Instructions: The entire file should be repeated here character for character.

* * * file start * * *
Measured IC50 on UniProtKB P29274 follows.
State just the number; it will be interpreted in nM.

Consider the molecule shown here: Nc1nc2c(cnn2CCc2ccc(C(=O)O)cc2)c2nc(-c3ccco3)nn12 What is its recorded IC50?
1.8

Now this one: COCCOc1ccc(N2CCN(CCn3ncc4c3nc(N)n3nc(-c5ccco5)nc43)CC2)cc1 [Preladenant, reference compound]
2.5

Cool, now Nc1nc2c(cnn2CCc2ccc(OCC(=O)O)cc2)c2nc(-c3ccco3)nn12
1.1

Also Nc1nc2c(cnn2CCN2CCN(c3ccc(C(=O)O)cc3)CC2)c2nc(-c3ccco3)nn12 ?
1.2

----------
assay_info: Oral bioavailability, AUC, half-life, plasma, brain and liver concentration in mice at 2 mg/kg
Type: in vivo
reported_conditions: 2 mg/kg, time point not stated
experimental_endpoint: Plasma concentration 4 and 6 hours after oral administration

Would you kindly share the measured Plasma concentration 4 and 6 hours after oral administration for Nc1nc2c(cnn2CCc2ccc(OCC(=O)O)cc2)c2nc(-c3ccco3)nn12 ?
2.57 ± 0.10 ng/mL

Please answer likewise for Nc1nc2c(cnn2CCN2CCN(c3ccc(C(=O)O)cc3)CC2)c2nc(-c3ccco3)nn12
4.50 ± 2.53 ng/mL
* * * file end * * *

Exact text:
Measured IC50 on UniProtKB P29274 follows.
State just the number; it will be interpreted in nM.

Consider the molecule shown here: Nc1nc2c(cnn2CCc2ccc(C(=O)O)cc2)c2nc(-c3ccco3)nn12 What is its recorded IC50?
1.8

Now this one: COCCOc1ccc(N2CCN(CCn3ncc4c3nc(N)n3nc(-c5ccco5)nc43)CC2)cc1 [Preladenant, reference compound]
2.5

Cool, now Nc1nc2c(cnn2CCc2ccc(OCC(=O)O)cc2)c2nc(-c3ccco3)nn12
1.1

Also Nc1nc2c(cnn2CCN2CCN(c3ccc(C(=O)O)cc3)CC2)c2nc(-c3ccco3)nn12 ?
1.2

----------
assay_info: Oral bioavailability, AUC, half-life, plasma, brain and liver concentration in mice at 2 mg/kg
Type: in vivo
reported_conditions: 2 mg/kg, time point not stated
experimental_endpoint: Plasma concentration 4 and 6 hours after oral administration

Would you kindly share the measured Plasma concentration 4 and 6 hours after oral administration for Nc1nc2c(cnn2CCc2ccc(OCC(=O)O)cc2)c2nc(-c3ccco3)nn12 ?
2.57 ± 0.10 ng/mL

Please answer likewise for Nc1nc2c(cnn2CCN2CCN(c3ccc(C(=O)O)cc3)CC2)c2nc(-c3ccco3)nn12
4.50 ± 2.53 ng/mL